• Pregnant women should avoid witnessing an eclipse, so that when born their babies would not have the habit of winking the eyes abnormally.
• An expectant mother should not act as sponsor in a baptismal ceremony to avoid difficulty in delivering her baby or to avoid the death of the fetus or of the newly baptized child.
• Sitting on the threshold of the house by a pregnant woman will result in a difficult delivery.
• Taking pictures of a pregnant woman will cause an abortion or a difficult delivery.
• An expectant mother should have her house neither constructed nor remodeled to avoid difficulty in delivering her baby.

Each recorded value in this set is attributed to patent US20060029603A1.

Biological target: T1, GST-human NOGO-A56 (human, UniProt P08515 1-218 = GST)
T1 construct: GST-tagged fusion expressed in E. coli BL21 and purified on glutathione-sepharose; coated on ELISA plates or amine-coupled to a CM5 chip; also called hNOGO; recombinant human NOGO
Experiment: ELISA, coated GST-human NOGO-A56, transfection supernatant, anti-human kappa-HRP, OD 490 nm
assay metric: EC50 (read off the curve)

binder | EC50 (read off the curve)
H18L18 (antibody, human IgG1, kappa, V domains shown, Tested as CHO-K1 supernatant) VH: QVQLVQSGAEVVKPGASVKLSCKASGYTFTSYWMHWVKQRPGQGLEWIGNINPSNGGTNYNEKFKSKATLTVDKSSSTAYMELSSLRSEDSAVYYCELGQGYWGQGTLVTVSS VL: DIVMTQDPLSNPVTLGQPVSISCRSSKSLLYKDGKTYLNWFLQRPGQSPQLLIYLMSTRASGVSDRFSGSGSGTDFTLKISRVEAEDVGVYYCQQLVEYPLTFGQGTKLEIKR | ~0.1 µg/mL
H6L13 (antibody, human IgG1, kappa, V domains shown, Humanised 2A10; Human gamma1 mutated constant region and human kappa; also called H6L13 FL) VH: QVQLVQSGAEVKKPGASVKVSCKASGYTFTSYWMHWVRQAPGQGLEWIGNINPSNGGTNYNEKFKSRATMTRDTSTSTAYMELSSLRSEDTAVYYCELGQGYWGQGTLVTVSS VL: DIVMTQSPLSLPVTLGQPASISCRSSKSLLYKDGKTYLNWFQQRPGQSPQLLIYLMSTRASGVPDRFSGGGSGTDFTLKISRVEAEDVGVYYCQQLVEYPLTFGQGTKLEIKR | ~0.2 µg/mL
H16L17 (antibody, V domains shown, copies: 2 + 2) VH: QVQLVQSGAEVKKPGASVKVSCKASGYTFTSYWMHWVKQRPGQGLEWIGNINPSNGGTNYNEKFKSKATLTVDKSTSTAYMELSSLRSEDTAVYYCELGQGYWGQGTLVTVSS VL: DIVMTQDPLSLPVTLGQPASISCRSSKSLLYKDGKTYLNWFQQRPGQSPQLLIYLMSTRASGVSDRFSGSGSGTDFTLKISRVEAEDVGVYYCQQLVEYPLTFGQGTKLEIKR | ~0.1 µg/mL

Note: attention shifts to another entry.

• Do not partake of the food being eaten by an expecting mother. If you do, you will either become sleepy or will feel drowsy or sick.
• The new mother should avoid itchy or scratchy foods like gabi, and round fruits or root crops such as citrus, ube, tugui, and coconut for three weeks so her inner organs can return to normal.
• Do not leave the ladle on top or inside of the rice kettle, but set it aside until more rice is needed. This is done so that childbirth will not be difficult.
• A visitor must not sit or stand on the ladder or at the door, but come inside so that delivery will not be hard.
• The mother should not eat shellfish. These are slippery and if they are taken from the brook, the baby may be expelled from the womb.
• An expectant mother should not eat fish from pointed shells lest the baby have too much mucus or drool too much.
• A pregnant woman is not allowed to cut her hair; she will give birth to a bald baby.